Wednesday, March 31, 2010

EN Delay, More Ginny

Sorry for the delay in getting out the EN (started at 9:03pm Tucson time -- after midnight back east!). Please look for it in your inbox; if you don't get it, please look to see if your ISP filtered it, and mark it appropriately. Thanks.

In the meantime, one of the two greatest dietitians in the world, Ginny Messina, has updated her post on the appropriate role of fat in a healthy diet.
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Tuesday, March 30, 2010

A Vegan Example

Leafleting at the University of Arizona last week, I again had a person tell me it wasn't possible to live entirely on plants. I can't understand exactly they are thinking (I'm obviously standing right there), but it is good to be able to cite Ellen, a lifelong vegan who has thrived. Not that this stops people from lying, or major media outlets from publishing those lies.

You can see a bunch of lifelong vegans online!
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Monday, March 29, 2010

Links and Feedback

Getting a jump on this week's Enewsletter (which will be going out late Wednesday):

A Night Out With Alicia Silverstone

The Horrors of a Modern Egg Facility

Also:

Sent to Nikki Benoit
Do you think I could join you the next time you leaflet in my area? I've never done it before, but truth be told, I became vegetarian five years ago because a girl in my class, who was a vegan, gave me a Why Vegan? when I asked her about her lifestyle. Now a vegan, I'm interested in activism.
—AT, 3/23/1
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Sunday, March 28, 2010

"The infinitely most important work for us"

From Jon Camp's tour in the Northeast, the grave of George Thorndike Angell, founder of the MSPCA, with the inscription:

We must never forget that the infinitely most important work for us is the humane education of the millions who are soon to come on the stage of action.
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Saturday, March 27, 2010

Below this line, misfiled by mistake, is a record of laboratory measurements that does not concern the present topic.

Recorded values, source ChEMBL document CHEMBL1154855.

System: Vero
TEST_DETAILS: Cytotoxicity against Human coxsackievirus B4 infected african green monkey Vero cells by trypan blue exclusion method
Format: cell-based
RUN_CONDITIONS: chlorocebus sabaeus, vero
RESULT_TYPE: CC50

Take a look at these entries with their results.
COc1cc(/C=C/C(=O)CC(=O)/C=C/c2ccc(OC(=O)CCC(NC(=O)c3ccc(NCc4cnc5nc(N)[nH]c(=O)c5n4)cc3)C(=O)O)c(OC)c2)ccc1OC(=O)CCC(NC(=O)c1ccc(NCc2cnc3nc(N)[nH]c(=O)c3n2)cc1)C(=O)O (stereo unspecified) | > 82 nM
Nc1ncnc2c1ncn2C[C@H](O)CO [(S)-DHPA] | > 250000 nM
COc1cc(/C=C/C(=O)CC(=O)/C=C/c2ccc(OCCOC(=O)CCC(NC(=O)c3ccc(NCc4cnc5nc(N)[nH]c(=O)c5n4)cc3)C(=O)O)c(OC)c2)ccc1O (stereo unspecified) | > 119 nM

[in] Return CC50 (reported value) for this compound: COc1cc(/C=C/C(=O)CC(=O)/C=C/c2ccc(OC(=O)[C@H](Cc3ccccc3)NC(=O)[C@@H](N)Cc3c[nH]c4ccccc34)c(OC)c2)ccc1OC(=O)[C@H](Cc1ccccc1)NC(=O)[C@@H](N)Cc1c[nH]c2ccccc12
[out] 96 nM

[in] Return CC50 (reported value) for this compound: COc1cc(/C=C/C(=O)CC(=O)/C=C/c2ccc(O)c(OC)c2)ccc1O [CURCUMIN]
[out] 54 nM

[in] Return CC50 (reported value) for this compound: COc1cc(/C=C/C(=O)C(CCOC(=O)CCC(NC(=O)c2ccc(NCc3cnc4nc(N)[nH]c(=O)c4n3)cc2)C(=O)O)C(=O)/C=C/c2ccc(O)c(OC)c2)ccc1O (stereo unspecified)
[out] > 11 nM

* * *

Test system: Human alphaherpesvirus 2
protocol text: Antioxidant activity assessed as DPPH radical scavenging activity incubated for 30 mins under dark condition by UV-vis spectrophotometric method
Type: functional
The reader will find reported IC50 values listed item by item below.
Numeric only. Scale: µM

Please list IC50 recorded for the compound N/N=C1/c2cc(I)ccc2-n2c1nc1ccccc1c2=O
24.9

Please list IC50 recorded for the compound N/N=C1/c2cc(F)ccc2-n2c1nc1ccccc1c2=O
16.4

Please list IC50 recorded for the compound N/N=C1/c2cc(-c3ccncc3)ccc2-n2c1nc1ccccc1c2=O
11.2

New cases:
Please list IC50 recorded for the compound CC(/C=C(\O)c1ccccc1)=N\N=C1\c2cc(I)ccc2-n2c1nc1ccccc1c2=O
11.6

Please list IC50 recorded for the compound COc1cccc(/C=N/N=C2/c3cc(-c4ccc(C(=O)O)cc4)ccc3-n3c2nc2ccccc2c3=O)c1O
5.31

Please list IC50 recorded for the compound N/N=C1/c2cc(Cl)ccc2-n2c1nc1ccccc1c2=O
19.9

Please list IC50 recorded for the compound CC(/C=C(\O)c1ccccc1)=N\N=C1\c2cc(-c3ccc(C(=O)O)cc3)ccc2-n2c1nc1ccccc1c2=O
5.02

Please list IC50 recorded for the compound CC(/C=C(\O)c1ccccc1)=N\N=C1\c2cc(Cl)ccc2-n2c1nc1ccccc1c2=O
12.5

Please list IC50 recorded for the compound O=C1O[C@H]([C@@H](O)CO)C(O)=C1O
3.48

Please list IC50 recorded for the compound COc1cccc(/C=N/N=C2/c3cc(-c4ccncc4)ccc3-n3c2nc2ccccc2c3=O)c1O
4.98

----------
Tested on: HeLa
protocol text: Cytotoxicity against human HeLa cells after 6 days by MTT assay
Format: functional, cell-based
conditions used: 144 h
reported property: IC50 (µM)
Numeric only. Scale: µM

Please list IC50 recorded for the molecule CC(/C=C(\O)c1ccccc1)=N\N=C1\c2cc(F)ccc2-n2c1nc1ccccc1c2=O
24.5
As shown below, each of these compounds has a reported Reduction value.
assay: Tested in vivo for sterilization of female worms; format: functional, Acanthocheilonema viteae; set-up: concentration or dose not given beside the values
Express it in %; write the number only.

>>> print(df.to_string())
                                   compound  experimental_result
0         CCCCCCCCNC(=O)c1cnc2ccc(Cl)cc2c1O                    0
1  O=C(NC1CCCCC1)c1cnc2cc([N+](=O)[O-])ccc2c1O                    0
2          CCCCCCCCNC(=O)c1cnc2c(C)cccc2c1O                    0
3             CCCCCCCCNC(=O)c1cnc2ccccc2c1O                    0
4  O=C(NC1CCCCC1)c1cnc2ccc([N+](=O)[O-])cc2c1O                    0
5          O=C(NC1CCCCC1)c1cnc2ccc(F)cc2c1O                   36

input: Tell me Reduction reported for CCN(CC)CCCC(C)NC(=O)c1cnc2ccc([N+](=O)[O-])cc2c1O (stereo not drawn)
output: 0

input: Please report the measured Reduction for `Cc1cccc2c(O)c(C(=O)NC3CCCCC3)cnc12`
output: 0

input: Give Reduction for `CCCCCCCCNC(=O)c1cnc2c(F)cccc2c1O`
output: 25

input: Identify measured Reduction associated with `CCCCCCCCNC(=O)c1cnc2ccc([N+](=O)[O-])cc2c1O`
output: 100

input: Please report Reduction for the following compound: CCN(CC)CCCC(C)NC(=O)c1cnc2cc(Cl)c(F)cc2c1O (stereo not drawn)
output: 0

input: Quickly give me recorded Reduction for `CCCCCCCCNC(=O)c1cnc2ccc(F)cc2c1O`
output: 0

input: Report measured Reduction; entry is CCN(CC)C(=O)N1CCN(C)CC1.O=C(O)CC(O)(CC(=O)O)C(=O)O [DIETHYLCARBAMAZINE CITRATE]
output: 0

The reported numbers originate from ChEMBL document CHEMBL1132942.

Results, Not Words

In our title description above, we ask, "Care more about results than words?"

For more, please see Letter to a Young Matt; excerpt:

The single most important lesson I’ve learned in the past 20 years is that the irreducible heart of what matters is suffering. Back then, although I was sure I knew everything, I really didn’t know anything about suffering. Since then, though, I’ve developed a chronic disease, and experienced times when I thought I was going to die, times when I wished I would die. Back then, I worried about abstractions and words and principles; I argued about exploitation, oppression, liberation, etc. I didn’t take suffering seriously. Now, knowing what suffering really is, and knowing how much there is in the world, all my previous concerns seem – well, to put it kindly, ridiculous....

After years of unfocused, self-centered, angry activism, I finally came to realize that if I really cared about the animals, I had to maximize the amount of good I accomplished with my limited time and resources. And to do so, I had to set aside my ego, and stop focusing on what most outraged me, personally....

I’ve read a lot and debated a lot, but as much as I’ve tried, I’ve just not been able to get away from the simple truths:

Eliminating suffering is the ultimate good, and, every time we choose to do one thing, we are choosing not to do another.

From these facts comes Vegan Outreach’s first principle, our bottom line and guide: eliminating as much suffering as possible. Everything we do derives directly from that – we make our choices based on which option will lead to the least amount of suffering. 
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Friday, March 26, 2010

Phone Message, Friday, 3/26/2010

"I know working for a non-profit can be an unrewarding job, so I wanted to call and let you know that your Guide to Cruelty Free Eating is really amazing. It totally changed the way my wife and I look at the world."
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Initial Post

Welcome to the Official Vegan Outreach blog. We hope you find it useful!
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